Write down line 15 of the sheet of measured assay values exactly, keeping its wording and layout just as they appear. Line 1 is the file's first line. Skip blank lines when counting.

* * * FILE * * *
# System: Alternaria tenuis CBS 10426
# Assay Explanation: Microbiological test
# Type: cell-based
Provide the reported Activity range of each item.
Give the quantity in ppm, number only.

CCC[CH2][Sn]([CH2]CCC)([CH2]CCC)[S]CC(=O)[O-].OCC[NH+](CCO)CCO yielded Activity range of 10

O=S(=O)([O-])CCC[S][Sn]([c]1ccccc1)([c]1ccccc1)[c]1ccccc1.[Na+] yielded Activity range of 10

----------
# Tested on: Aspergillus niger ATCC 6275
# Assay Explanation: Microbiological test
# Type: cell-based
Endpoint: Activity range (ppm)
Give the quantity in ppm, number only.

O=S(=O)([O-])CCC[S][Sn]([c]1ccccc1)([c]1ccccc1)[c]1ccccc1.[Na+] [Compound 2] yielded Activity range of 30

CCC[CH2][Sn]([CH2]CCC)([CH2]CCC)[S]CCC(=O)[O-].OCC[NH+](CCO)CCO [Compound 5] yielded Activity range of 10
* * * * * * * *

CCC[CH2][Sn]([CH2]CCC)([CH2]CCC)[S]CCC(=O)[O-].OCC[NH+](CCO)CCO [Compound 5] yielded Activity range of 10